WYSE Readies Major Youth Travel Show in South Africa
PHOTO: Don’t sell them short, young travelers constitute a lucrative market.
From Sept. 22 to 25, Cape Town South Africa will be the host of this year’s World Youth and Student Travel Conference - WYSTC 2015. The program will feature more than 30 seminars and workshops. Now in its 24th year, the World Youth Student and Educational (WYSE) Travel Confederation represents a sector that generated $230 billion in tourism receipts in 2013 and accounted for 227 million international arrivals in 2014. The United Nations World Tourism Organization (UNWTO) projects the youth travel market will reach $320 billion by 2020.
“There’s a misconception that youth travel isn’t lucrative,” said Laura Daly, WYSE’s deputy director, “but they spend more in total than other travelers over a longer period of time.” The WYSE defines the market as between 18 and 35. Within the broad spectrum of youth travel are such aspects as language schools and work abroad. It’s often the case that a young traveler working or studying abroad will attract other travelers to visit him or her, such as parents, siblings or friends.
The WYSTC 2015 offers one way to learn more about youth travel. The show is expected to attract more than 600 travel professionals to Cape Town’s International Convention Centre. More than 450 businesses and 120 countries participate in the show. Delegates can book up to 45 pre-scheduled business appointments, each lasting 20 minutes.
“As the only global event dedicated to developing this thriving industry, delegates will have the opportunity to connect with up to 600 industry professionals from across the world under one roof,” said WYSE Travel Confederation’s Director General, David Chapman,. “They will also be able to update their knowledge with the latest research and insights from leading industry speakers.”
The WYSE Travel Confederation of more than 800 international members provides international travel experiences to more than 10 million youth and students each year. Members include everything from adventure tour operators to au pair agencies, cultural exchange programs to language schools, hop-on-hop-off buses to student insurance and youth hostels to volunteer programs. “We want to work more closely with travel agents,” said Daly. “We offer webinars online to show how agents can profit from the market.”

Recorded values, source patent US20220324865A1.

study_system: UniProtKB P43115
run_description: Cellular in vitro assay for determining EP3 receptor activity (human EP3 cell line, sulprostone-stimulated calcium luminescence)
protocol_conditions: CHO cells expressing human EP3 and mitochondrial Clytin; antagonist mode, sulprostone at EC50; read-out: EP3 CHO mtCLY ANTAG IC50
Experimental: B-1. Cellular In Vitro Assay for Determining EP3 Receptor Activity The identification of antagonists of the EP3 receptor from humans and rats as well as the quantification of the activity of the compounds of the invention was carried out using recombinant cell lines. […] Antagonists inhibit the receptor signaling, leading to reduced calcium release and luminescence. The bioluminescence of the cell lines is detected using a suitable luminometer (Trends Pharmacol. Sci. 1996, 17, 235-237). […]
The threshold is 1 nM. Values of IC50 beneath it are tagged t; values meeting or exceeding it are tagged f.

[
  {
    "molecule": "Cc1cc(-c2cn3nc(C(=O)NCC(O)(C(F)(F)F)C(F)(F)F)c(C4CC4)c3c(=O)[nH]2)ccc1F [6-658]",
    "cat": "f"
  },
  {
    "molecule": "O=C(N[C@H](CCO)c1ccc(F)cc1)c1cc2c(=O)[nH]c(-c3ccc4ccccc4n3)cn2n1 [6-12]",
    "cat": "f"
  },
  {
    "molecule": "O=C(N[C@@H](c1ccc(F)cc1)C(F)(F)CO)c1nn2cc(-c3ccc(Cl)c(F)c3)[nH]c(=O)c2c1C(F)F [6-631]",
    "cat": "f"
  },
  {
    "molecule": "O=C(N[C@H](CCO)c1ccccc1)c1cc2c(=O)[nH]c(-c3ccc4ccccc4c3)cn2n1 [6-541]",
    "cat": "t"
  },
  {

WYSE isn’t the only group extolling youth travel. The ITB World Travel Trends Report 2013/14, commissioned by ITB Berlin from IPK International, reports that young people around the world are traveling more, spending more and exploring new destinations. Youth travel was long seen as a small part of the travel and tourism industry, characterized by cheap prices and low spending. However, the picture has changed in recent years, according to diverse studies. The average cost of a trip by a young person amounted to $910. The number of international trips by young people might increase from 200 million trips a year at present to 300 million by 2020, UNWTO has predicted.
“Young people represent 20 percent of the total global travel market,” said Chapman. The key reasons for this growth are that today’s youth has more money to spend on travel, is traveling more often and to more distant countries than in the past. Traditional backpackers are declining while “flashpackers” – hi-tech, socially connected young travelers – are becoming a new part of the market.
“Young people are traveling more to long-haul destinations,” Chapman said. Moreover, there is an attractive financial benefit for destinations attracting young visitors. “Older people tend to stay in internationally owned hotels, so the profits are exported. However, young people stay in locally owned accommodation, so their money tends to stay in the destination,” he said. The WYSE unveiled the first report in its 2015 Industry Flash Survey Series. The survey was conducted in March and April among global youth travel accommodation (YTA) providers. The report indicates that OTAs now account for 23 percent of all hostel bookings. Booking.com is now the leading OTA for hostel bookings in all regions of the world. The report also highlighted the potential of social media as a booking source, particularly for smaller providers, where it accounted for between 5 and 11 percent of bookings for providers with fewer than 100 beds.
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